The Broads were also a driving force behind a 2007 BLM decision to close a local canyon to motorized access. The group had previously documented San Juan County residents ― including county commissioner Phil Lyman ― illegally building and riding on ATV trails in the archaeologically sensitive area.
Lyman responded by organizing a protest ride through the canyon in 2014 that caused an estimated $300,000 in damage to the area and its eight Native American archaeological sites, according to federal prosecutors. Lyman was sentenced to 10 days in jail and fined $1,000 for his role, and along with co-defendant Monte Wells, a former member of the Monticello City Council, ordered to pay $96,000 in damages.
San Juan County responded with a lawsuit against the federal government in December 2017, claiming it, and not the BLM, is the rightful steward of the canyon. (Federal attorneys have yet to respond to the suit and filed for a 60-day extension last week.) Laws, the county attorney, is also representing the county in that lawsuit, and says he considers Lyman and Wells to be “good friends.”
In a long string of Facebook posts, Lyman has publicly blamed Chilcoat for all manner of San Juan County’s misfortunes, including his own prosecution for the ATV protest, and a case in which several county residents ― including the county sheriff’s brother ― were hit with federal charges for looting and trafficking Native American artifacts. Two of the defendants in the case committed suicide shortly after their arrests, as did an antiquities dealer who had worked as an FBI informant in the case.
Chilcoat’s defense team believes Lyman may have played a role in the decision to file politically-motivated charges.
Laws declined HuffPost’s request for an interview. But in an email to the Salt Lake Tribune, he called the claim that the charges against Chilcoat and Franklin are politically motivated “baseless and absurd.”
“We follow the same procedure for all cases, regardless of the severity of the crime or the notoriety of the accused,” Laws told the Tribune.
But Chilcoat isn’t buying it.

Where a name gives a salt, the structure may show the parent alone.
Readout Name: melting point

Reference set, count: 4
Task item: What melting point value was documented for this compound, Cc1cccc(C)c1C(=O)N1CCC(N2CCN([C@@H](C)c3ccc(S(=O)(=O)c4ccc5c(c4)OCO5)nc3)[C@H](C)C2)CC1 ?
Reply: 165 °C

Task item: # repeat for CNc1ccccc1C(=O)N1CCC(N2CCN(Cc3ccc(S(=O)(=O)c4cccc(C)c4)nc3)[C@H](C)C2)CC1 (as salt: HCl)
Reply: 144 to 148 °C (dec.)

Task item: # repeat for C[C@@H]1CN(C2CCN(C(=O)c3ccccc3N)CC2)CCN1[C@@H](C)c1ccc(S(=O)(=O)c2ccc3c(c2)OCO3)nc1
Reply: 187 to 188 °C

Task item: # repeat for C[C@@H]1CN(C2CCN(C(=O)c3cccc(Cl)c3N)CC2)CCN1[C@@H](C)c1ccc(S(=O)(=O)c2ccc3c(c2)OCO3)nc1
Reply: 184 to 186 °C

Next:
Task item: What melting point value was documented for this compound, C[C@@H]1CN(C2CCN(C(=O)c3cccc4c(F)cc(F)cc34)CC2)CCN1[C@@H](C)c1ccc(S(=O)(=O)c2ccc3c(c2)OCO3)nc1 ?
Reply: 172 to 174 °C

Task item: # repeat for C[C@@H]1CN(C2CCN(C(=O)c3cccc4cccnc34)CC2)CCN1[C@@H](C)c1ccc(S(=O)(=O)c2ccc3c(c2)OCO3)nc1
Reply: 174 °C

“There’s a lot of anger, hatred and suspicion against anyone from outside,” she said. “And I believe that is what is driving this case against me and my husband.”
There’s still a lingering question, however: Why did Franklin close the gate in the first place?
That’s unclear, and on the advice of his lawyer, Franklin declined to answer the question in an interview with HuffPost. Even Utah’s Seventh District Court Judge Lyle Anderson was at times bemused and irritated during the preliminary hearing as he tried to suss out Franklin’s motivation.
“Is this just a guy that just can’t bear to see a gate open?” Anderson wondered. “Every time he sees an open gate, it has to be closed or he can’t sleep at night? Is that the theory?”
“Is this just a guy that can’t bear to see a gate open? Every time he sees an open gate, it has to be closed or he can’t sleep at night?”
No matter how the case turns out, it has already taken a toll on the couple and their two grown children. They’ve paid around $95,000 in legal fees, a significant sum for a retired park ranger-turned-nonprofit administrator and a biologist-turned-graphic designer.
But Chilcoat says it won’t stop her conservation work or keep her from speaking out.
“I don’t plan to let San Juan County falsely accuse me and deprive me of my inalienable rights including Liberty and the Freedom of Speech,” she wrote on her blog. “I stand up for what I believe in, for clean air and water, healthy lands, and permanent protections for the public lands that belong to all Americans ― not just the local community that would prefer to use and abuse the land for their personal gain.”
One of Chilcoat’s attorneys, Paul Cassell, sees the trial in starker terms, describing the couple as “victims of a larger political battle over the proper use of public lands in southeastern Utah.”
“Sadly, the basis for this criminal prosecution does not appear to have its origins in anything done by Ms. Chilcoat and her husband, Mr. Franklin,” Cassell wrote in a late-April court filing seeking to have the case dismissed.
“The obvious effect — if not the actually-announced intent behind — such draconian criminal charges is to send a message to those who believe that public lands in San Juan County should be conserved and protected for the public: Dare to set foot here and you may find yourself sent to prison for two decades.”